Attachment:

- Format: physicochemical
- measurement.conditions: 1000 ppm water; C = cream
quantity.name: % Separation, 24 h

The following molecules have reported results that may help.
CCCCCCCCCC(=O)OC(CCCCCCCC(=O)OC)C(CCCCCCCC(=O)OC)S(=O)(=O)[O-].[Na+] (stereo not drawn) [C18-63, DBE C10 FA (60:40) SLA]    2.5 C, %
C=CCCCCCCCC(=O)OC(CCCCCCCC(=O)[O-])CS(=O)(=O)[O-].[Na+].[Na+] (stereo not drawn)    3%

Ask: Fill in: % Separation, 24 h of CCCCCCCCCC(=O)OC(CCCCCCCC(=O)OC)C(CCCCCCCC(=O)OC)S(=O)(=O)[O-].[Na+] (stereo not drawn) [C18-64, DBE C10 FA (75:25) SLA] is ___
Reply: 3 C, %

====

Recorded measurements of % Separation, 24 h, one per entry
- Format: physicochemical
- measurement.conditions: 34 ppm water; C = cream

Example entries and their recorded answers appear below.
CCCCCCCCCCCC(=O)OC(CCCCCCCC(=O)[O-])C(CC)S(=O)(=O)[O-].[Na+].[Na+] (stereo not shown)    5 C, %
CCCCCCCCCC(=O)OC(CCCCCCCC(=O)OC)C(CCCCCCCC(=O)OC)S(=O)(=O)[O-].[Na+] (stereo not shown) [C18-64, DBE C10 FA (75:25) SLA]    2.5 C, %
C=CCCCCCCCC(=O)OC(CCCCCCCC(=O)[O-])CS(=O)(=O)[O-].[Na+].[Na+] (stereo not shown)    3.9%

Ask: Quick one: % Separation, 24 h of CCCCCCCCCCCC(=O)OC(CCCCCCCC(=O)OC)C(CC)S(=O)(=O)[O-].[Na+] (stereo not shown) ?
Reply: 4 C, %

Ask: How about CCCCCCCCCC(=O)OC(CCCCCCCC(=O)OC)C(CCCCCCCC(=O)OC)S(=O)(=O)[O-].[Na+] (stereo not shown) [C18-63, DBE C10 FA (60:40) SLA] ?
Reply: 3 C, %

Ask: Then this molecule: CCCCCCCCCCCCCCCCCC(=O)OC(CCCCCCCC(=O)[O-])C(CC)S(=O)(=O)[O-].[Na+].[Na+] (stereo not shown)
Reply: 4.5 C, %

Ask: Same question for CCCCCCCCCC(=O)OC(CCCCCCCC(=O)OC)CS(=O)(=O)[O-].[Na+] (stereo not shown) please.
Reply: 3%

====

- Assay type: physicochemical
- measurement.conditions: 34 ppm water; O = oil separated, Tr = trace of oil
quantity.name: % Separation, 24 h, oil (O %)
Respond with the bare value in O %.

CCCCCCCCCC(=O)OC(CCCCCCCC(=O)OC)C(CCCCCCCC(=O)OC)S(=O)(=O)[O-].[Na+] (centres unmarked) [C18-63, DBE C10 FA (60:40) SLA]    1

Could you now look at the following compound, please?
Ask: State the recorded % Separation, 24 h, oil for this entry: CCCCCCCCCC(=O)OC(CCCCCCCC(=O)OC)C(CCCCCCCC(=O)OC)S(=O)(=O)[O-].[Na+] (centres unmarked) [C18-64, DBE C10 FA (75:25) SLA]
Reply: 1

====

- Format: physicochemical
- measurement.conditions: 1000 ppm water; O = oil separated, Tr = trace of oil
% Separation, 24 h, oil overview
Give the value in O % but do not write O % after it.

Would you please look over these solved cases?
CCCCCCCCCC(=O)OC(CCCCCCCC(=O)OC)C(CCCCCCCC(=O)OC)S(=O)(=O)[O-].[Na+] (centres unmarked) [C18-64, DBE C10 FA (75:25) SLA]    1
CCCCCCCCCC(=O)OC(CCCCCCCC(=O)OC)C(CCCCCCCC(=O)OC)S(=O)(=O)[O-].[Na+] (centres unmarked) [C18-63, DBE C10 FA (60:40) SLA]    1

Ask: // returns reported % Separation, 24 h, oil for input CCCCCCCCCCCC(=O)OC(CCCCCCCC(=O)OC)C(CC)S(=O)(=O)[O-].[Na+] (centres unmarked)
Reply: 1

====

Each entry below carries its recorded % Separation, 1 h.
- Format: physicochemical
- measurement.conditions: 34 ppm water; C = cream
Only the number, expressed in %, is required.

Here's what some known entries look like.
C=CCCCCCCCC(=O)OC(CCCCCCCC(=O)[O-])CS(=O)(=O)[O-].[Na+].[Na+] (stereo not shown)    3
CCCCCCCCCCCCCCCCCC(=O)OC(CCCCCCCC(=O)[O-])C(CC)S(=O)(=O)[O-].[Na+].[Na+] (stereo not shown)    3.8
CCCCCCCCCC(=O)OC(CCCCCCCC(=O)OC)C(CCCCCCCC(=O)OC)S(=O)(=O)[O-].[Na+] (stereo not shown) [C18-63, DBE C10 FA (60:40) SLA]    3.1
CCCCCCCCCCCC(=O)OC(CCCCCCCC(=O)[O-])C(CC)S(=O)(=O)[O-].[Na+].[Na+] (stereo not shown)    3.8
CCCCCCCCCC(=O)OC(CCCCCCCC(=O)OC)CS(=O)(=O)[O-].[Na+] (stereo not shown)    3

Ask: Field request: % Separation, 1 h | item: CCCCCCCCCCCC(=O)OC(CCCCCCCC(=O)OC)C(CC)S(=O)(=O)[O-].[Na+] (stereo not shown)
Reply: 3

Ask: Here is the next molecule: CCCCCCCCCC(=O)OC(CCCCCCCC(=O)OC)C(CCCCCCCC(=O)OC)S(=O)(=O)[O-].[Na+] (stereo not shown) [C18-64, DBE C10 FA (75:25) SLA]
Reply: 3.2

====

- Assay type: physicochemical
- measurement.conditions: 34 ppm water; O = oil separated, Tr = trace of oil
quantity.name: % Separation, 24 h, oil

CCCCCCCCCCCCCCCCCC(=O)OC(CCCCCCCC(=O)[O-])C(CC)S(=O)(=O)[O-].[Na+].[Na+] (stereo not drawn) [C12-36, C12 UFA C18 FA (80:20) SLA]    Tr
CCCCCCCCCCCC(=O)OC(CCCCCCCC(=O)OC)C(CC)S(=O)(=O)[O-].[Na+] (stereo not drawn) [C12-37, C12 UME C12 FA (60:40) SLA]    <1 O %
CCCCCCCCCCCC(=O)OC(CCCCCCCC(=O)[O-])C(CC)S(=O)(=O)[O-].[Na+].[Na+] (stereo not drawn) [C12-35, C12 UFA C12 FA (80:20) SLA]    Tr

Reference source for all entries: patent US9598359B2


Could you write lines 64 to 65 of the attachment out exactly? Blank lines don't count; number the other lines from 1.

CCCCCCCCCCCC(=O)OC(CCCCCCCC(=O)OC)C(CC)S(=O)(=O)[O-].[Na+] (stereo not drawn) [C12-37, C12 UME C12 FA (60:40) SLA]    <1 O %
CCCCCCCCCCCC(=O)OC(CCCCCCCC(=O)[O-])C(CC)S(=O)(=O)[O-].[Na+].[Na+] (stereo not drawn) [C12-35, C12 UFA C12 FA (80:20) SLA]    Tr